Have you ever felt invisible?
Feelings of invisibility are common to many followers of Jesus.

Believers may feel invisible in cultures and nations where Christians make up only a very small minority of the population.

They may feel invisible in highly secularized cultures, where Christianity and the church have been pushed to the fringes of society.

They may feel invisible when they attend a small church, miles away from another Christian faith group. Or when they are unable to register with the government as a legitimate church in their society.

Many Christians must choose to be invisible, building God’s kingdom underground, in response to the threats of persecution, violence, imprisonment and death by their societies and their governments.

At the same time, followers of Jesus know that the material world we see is not all there is. There are invisible forces at work all around us, every day, with which we must contend. Invisible forces of evil, as well as forces of good.

Welcome to the Invisible World.

Weeklong investment, lasting impact
At the Eurasia Regional Conferences in Kyrenia, Cyprus, 14-19 November 2019, and Hyderabad, India, 25-29 January 2020, participants will confront the themes of an Invisible World through revitalizing fellowship, renewing worship, invigorating workshops and profound preaching.

For most who have attended regional conferences in the past, they say the most encouraging aspect is fellowship and building relationships with Nazarenes from across dozens of cultures and countries.

“Attending the 2015 Eurasia Regional conference in Antalya, Turkey, had been a lifelong impactful event for me,” said Rev. Vijay Bhalerao, of India. “Actually it was my first time to go out of India. Although I was born and brought up in the Nazarene church, it was the first time I got to witness the Nazarene family at a regional level. By seeing the members and leaders across the Eurasia Region, I was overwhelmed and filled with awe.”

Building lasting relationships
Small groups that meet throughout the events create space for going deeper with one another in encouragement and discipleship.

“The small group formed from the different parts of the region was a blessed time,” said Rev. Reynold Daniel, of India. “In this group I met a few people from England, Romania, USA, India and Glasgow. We decided to pray for each other and be in contact. Almost once in a week we share our prayer requests with each other through the messenger [app]. This practice we continued since the conference. The love and affection of the people experienced was a great blessing to me.  This helped me a lot in my spiritual walk.”

“One of the advantages of being a Nazarene is the high degree of connectivity with the international church,” said Nabil Habiby, from Lebanon. “Being in the conference and hearing stories from all over the region is a precious experience.”

Among his favorite memories of the 2015 conference in Turkey, Habiby listed, “Staying up late to play board games with other youth, playing football with the youth, the one-day theology conference and doing theology together, worship together.”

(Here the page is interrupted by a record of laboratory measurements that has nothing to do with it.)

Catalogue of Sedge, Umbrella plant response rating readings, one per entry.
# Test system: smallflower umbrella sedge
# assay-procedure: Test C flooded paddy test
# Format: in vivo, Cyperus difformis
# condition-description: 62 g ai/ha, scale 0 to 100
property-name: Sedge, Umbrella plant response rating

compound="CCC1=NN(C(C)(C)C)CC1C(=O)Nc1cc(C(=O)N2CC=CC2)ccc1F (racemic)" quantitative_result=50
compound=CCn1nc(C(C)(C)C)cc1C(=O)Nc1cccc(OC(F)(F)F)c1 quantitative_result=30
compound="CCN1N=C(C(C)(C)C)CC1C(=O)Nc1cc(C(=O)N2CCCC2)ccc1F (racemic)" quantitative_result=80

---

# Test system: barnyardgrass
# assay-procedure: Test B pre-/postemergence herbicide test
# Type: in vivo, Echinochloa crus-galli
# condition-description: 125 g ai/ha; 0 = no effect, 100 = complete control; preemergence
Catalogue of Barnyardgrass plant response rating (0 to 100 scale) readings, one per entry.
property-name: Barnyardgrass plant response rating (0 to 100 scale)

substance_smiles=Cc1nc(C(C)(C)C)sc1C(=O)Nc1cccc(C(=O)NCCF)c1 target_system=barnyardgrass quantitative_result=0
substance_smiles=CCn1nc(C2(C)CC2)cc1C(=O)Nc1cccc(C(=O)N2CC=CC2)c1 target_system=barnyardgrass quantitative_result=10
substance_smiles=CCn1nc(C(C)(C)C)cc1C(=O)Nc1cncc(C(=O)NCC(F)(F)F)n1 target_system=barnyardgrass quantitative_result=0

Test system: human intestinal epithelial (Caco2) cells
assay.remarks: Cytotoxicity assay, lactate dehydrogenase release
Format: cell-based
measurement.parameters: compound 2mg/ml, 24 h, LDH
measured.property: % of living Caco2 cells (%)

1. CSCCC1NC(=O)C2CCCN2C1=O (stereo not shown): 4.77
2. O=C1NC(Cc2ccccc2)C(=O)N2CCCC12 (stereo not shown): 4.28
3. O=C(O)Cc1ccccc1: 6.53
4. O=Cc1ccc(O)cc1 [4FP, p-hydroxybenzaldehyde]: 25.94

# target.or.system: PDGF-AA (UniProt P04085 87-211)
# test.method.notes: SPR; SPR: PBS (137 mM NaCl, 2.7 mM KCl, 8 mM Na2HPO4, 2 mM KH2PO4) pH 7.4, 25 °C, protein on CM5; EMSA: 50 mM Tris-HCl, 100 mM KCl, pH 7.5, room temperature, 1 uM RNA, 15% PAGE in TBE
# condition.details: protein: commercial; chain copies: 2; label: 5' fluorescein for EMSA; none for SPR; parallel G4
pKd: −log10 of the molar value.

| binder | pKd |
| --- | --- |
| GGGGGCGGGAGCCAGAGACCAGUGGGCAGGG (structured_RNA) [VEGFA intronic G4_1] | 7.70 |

Wouter van der Zeijden, of the Netherlands, said a favorite part of attending the regional conference is meeting new people in a relaxing, resort-like environment.

Speakers from across the region come from many areas where a pervading sense of invisibility is a challenge for Nazarenes, including South Asia, India, the Middle East, Eastern and Western Europe. The youngest speaker will be Rev. Ganga, a school teacher, pastor and district NYI president in Nepal.

Both conferences offer a one-day theology conference that is open to all, before the main event begins. A range of workshops throughout the main conference that will focus on the Eurasia Region’s five priorities for the next four years:

  • prayer and fasting
  • pushing our boundaries
  • identifying with the poor and the marginalized
  • learning to be disciples
  • discovering and developing leaders around you.

The conference in India will add a Women’s Conference at the end, giving opportunities for women in ministry, whether clergy or lay persons, to gather for mutual encouragement and learning.

Two conferences, more participants
Past regional conferences have been a single gathering for Nazarenes from all over the region. Typical attendance has been around 600 people. However, as nations around the world tighten their visa requirements, and costs have continued to rise in different places that could serve as possible venues, the decision was made, following the model of the Africa Region, to have two conferences rather than one, in two separate locations. The objective was for even more people to participate at a location that is economical, and where they could more easily obtain visas.

Registration for the conference in India is already at maximum capacity. There is more space for registrations at the Cyprus location this fall.

Register to attend, and find more information at www.invisibleconference.org

This article was written by Gina Grate Pottenger and previously published in the July 2019 edition of Where Worlds Meet.